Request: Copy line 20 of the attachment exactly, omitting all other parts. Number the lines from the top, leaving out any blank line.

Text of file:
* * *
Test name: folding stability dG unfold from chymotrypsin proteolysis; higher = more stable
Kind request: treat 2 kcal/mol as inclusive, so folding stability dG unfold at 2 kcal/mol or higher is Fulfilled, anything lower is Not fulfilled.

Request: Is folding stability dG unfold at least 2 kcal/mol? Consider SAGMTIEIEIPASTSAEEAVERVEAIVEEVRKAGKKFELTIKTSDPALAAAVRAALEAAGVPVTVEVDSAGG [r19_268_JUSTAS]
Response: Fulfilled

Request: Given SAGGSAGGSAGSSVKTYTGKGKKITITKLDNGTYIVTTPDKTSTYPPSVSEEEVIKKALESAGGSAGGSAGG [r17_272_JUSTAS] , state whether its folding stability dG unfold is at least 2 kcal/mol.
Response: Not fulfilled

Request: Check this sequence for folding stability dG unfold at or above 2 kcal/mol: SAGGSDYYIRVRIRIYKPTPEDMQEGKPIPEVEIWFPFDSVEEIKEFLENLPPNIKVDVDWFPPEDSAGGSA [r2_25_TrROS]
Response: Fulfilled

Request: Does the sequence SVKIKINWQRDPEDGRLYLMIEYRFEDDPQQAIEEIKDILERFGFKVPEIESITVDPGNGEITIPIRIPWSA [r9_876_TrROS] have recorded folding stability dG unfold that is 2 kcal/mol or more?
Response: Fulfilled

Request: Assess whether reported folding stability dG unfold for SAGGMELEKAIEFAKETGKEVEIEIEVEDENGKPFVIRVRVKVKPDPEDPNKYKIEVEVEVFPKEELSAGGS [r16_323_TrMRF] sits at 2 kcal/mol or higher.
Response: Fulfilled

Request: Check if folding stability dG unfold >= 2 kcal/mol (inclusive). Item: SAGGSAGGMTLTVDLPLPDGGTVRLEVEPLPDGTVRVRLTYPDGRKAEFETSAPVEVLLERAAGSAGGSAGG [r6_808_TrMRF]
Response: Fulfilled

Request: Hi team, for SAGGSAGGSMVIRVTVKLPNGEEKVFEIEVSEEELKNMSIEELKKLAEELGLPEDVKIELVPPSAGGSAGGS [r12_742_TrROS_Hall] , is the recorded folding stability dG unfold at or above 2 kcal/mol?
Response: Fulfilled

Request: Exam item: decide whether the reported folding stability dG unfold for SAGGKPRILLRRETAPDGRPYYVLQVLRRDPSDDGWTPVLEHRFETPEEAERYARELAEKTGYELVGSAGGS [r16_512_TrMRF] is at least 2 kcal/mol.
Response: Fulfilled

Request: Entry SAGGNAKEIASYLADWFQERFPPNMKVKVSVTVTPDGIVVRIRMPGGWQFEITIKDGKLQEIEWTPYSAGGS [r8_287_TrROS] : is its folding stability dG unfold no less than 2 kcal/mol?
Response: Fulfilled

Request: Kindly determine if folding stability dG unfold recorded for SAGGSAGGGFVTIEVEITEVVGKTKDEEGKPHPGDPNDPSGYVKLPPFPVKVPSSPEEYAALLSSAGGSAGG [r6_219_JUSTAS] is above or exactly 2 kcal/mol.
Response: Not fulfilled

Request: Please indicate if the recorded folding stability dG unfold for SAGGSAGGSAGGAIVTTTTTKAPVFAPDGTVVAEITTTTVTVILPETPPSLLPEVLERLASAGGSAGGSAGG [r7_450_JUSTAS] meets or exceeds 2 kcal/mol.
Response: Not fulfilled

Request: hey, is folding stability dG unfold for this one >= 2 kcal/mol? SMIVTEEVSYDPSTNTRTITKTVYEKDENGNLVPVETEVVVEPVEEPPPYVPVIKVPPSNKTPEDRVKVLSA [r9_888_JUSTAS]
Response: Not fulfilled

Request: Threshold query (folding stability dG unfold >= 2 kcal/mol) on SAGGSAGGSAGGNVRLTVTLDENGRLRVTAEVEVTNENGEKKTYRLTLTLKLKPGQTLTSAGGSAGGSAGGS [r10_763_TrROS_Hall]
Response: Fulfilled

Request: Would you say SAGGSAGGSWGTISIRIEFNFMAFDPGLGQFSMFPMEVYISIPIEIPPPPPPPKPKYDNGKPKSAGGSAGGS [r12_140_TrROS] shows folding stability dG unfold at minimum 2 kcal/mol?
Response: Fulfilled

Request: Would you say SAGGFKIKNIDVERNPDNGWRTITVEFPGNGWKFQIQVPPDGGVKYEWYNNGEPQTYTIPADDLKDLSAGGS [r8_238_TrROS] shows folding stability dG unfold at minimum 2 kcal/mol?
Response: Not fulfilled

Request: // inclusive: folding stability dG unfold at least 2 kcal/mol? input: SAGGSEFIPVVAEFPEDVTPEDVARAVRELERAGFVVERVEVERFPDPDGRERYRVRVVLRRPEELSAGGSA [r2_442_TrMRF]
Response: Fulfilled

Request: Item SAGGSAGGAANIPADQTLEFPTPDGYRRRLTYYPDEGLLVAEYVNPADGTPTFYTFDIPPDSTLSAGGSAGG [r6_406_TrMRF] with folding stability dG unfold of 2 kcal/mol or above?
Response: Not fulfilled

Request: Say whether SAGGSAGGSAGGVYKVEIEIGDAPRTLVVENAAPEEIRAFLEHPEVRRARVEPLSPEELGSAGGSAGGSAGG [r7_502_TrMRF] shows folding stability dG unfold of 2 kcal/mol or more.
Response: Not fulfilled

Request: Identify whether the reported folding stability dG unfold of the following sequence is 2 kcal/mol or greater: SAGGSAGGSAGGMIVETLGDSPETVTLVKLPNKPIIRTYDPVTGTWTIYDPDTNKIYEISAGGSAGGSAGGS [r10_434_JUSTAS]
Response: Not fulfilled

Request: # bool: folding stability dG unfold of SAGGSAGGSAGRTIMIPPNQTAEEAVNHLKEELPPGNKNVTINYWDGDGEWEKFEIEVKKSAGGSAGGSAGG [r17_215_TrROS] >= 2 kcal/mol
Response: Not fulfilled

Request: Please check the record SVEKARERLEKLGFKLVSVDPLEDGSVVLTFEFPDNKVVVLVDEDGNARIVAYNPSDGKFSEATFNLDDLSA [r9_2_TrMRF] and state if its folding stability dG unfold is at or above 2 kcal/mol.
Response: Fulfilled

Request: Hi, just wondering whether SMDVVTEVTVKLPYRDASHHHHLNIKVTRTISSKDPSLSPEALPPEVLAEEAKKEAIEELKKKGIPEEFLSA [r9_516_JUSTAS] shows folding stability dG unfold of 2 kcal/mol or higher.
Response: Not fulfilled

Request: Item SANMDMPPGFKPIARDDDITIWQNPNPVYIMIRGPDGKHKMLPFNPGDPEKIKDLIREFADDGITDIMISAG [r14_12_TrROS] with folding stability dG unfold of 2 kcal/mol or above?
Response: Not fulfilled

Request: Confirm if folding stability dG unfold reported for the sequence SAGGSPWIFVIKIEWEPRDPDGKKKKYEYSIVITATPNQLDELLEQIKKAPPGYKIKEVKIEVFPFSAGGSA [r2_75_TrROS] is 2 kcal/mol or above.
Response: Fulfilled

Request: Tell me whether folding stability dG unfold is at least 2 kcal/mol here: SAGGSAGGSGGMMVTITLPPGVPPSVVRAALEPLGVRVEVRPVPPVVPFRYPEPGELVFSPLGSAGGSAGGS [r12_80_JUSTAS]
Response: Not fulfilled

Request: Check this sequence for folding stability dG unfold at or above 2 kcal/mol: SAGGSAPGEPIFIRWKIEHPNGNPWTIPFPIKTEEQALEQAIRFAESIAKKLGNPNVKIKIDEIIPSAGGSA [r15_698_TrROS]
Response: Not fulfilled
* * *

Response: Fulfilled